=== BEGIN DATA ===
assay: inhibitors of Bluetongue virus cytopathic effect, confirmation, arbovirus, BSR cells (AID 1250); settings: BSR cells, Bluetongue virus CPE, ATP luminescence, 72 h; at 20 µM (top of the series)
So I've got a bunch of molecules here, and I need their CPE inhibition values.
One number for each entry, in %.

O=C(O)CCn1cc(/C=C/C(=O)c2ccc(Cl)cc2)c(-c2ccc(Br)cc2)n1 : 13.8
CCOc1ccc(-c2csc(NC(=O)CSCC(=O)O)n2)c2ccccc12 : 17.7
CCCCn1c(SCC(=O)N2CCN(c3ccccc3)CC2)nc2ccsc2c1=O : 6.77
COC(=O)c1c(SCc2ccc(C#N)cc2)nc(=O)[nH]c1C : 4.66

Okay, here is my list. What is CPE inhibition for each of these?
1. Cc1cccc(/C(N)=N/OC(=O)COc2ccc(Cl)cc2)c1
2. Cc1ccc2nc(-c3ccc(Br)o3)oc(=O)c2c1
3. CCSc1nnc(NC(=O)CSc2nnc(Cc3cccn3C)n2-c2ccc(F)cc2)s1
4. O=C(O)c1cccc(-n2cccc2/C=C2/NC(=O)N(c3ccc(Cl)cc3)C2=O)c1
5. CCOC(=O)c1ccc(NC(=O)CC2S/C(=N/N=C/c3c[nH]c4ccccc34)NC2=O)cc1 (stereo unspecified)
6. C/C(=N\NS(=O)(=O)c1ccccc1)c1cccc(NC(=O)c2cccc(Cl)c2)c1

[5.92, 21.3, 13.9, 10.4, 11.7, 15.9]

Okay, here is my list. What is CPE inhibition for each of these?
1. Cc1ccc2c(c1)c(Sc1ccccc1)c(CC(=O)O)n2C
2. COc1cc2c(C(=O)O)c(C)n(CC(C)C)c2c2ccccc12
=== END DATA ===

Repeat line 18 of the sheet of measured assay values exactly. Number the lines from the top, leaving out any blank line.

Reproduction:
2. COc1cc2c(C(=O)O)c(C)n(CC(C)C)c2c2ccccc12